- Issue: District Auditors
- Source: Legal Advice
- Details: Audit Commission Counsel Opinion
- Related Lines to Take: LTT12
- Related Documents: Awareness Guidance 18
- Contact: PB
- Date: 29/08/06
- Policy Reference: LTT11
- © Copyright Information Commissioner's Office, re-used with permission
- Original source linked from here: LTT
- Original source: (ICO website)
[[Category:ICO Line To Take]] < - add in later.
Line to take
Auditors appointed under the Audit Commission Act 1998 are not public authorities for the purposes of the Act. They may, however, be public authorities for the purposes of the EIR.
The Audit Commission, which appoints auditors, is a public authority for the purposes of the Act and the EIR. However, it does hold information controlled by its appointed auditors on behalf of those auditors.
The Audit Commission Act 1998
The functions of the Audit Commission (or to give it its full title, “the Audit Commission for Local Authorities and the National Health Service in England and Wales”) are set out in the Audit Commission Act 1998 (the “ACA”). In broad terms the Commission does two things:
- It appoints auditors to conduct the annual audits of Local, Police and Fire Authorities and NHS bodies. The appointment of auditors and the powers and duties of those auditors are set out in Part 2 of the ACA
- It may itself carry out studies into performance and other matters, either because it considers that this would be useful, or at the invitation of an auditable body, or, in some cases, at the request of the Secretary of State. These matters are dealt with in Part 3 of the ACA.
Section 3 of the ACA specifies that auditors may be an officer of the Commission (often referred to as “District Auditors") or another individual who is not an officer of the Commission or a “firm” of such individuals. Whether or not the appointed auditors are “officers” of the Commission, the powers that they exercise to gather information, produce reports etc are exercised by them personally and not on behalf of the Commission. Although the Audit Commission is a public authority listed in Schedule 1 of the FOIA, District Auditors and other appointed auditors are not.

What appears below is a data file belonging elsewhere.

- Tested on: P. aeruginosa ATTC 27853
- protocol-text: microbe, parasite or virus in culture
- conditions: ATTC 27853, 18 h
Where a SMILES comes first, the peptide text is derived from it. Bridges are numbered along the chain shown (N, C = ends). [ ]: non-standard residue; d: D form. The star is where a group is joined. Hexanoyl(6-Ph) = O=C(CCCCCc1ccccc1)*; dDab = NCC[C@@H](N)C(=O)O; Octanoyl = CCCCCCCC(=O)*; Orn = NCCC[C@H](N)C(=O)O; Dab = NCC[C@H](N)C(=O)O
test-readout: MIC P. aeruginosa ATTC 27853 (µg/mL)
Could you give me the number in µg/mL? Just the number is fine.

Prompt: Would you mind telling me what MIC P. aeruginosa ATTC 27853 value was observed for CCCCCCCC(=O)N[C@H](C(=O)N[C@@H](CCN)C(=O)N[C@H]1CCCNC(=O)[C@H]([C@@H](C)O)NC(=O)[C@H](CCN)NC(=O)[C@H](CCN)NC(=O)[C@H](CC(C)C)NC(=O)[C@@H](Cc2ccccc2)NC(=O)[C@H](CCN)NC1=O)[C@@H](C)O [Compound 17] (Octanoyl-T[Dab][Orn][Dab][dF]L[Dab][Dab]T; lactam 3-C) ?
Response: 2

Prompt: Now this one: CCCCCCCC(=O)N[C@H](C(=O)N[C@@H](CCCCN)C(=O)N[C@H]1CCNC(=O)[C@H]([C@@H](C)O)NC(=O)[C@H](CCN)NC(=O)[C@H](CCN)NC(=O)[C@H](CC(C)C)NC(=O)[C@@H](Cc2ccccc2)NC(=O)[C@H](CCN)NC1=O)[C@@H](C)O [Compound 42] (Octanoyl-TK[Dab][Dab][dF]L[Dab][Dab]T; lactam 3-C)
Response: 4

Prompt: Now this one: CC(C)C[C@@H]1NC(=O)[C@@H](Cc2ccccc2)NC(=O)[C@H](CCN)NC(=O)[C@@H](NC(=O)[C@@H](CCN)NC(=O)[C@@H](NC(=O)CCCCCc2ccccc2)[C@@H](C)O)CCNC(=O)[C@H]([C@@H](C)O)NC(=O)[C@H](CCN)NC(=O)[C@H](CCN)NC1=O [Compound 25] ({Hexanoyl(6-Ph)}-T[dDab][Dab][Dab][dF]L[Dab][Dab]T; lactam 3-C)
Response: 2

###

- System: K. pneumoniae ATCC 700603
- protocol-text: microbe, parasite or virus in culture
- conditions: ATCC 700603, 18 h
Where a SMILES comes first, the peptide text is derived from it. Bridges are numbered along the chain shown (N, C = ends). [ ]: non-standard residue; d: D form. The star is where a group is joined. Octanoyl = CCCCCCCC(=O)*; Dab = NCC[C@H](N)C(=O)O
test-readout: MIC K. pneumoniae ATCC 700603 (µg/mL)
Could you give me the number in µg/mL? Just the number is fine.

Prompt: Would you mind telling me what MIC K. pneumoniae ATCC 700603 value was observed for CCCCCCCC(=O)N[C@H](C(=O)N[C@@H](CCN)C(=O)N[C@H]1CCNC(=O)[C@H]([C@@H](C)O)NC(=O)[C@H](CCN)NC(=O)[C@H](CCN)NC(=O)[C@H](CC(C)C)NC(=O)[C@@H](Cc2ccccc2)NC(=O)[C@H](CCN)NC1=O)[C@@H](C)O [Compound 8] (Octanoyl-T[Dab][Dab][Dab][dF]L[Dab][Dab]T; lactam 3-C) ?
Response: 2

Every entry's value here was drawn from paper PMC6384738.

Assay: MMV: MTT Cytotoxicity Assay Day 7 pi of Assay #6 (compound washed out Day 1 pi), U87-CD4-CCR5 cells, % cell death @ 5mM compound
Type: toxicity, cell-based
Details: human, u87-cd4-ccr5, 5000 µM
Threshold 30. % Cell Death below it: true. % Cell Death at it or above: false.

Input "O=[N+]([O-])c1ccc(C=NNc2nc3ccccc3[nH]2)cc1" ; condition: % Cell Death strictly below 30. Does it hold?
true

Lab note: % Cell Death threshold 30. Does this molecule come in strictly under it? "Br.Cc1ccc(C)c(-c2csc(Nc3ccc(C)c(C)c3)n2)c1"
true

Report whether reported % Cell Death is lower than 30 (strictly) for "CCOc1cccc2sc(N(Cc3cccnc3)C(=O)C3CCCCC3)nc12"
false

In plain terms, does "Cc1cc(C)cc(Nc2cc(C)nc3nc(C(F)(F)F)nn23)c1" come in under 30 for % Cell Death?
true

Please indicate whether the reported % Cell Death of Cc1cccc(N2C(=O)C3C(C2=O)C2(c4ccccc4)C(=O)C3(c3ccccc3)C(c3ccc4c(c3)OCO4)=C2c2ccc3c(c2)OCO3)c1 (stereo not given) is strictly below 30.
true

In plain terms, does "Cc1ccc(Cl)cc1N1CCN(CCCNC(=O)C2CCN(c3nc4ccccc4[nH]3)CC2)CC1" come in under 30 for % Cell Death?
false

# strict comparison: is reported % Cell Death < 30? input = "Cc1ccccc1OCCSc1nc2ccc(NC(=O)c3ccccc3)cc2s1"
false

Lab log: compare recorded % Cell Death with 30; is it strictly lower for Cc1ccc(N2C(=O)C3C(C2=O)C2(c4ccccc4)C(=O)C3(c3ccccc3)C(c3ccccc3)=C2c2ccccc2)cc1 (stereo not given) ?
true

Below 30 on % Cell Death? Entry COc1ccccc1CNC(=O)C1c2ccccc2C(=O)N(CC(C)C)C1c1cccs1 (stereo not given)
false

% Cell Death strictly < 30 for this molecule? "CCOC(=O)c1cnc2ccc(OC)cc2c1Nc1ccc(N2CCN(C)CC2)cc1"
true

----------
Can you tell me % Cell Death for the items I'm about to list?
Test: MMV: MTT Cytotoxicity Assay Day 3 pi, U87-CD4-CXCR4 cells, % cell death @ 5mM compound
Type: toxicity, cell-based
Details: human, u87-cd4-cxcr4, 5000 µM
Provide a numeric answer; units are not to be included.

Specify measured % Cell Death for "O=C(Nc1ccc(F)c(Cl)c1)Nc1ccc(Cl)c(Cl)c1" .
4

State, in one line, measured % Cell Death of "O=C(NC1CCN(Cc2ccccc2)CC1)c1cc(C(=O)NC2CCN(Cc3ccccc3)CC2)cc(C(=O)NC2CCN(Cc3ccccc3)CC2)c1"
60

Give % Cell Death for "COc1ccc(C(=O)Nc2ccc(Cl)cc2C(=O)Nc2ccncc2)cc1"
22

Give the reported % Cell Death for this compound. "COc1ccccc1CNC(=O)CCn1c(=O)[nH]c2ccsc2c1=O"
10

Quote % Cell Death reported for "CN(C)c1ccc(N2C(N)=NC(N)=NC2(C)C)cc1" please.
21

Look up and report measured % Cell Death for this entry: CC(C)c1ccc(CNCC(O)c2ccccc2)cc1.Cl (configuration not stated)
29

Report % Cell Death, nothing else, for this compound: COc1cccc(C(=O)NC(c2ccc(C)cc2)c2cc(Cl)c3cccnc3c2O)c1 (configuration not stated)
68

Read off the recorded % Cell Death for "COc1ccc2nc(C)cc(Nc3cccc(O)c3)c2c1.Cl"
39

The general conclusion to be drawn, therefore, is:
- Appointed auditors are not public authorities and the information which they hold (notably in relation to annual accounts) is not accessible under FOIA.
- The Audit Commission is a public authority. However, information it holds on behalf of an appointed auditor (including “officers” of the Commissioner) is not caught by the Act since it is covered by s3(2)(a), i.e. it is held by the Commission “on behalf of another person”.
- When dealing with complaints, the key thing to establish is whether an audit has been carried out under Part 2 of the ACA, in which case it is not held, or Part 3, in which case it is held by the Commission.
Appointed auditors clearly have many of the characteristics of public authorities and it is notable that information relating to audits of central government bodies, which are carried out by the National Audit Office, are accessible under the Act since the NAO is a public authority. The DCA is aware of the apparent anomaly and have told us, on a confidential basis, that consideration is being given to an Order designating including auditors appointed by the Commission as public authorities.
Auditors appointed by the Commission are public authorities for the purposes of the EIR. This is because of how public authorities are defined in the EIR. The relevant parts of reg 2(2) are as follows:
“(2) Subject to paragraph (3), "public authority" means– (a) government departments (b) any other public authority as defined in section 3(1) of the Act, disregarding for this purpose the exceptions in paragraph 6 of Schedule 1 to the Act ... (c) any other body or other person, that carries out functions of public administration…” Auditors are caught by sub-paragraph (2)(c) in that they carry out functions of public administration. Insofar as environmental information is held on behalf of an auditor by the Commission, that information will be caught by the Act since it will be “in the possession of” a public authority.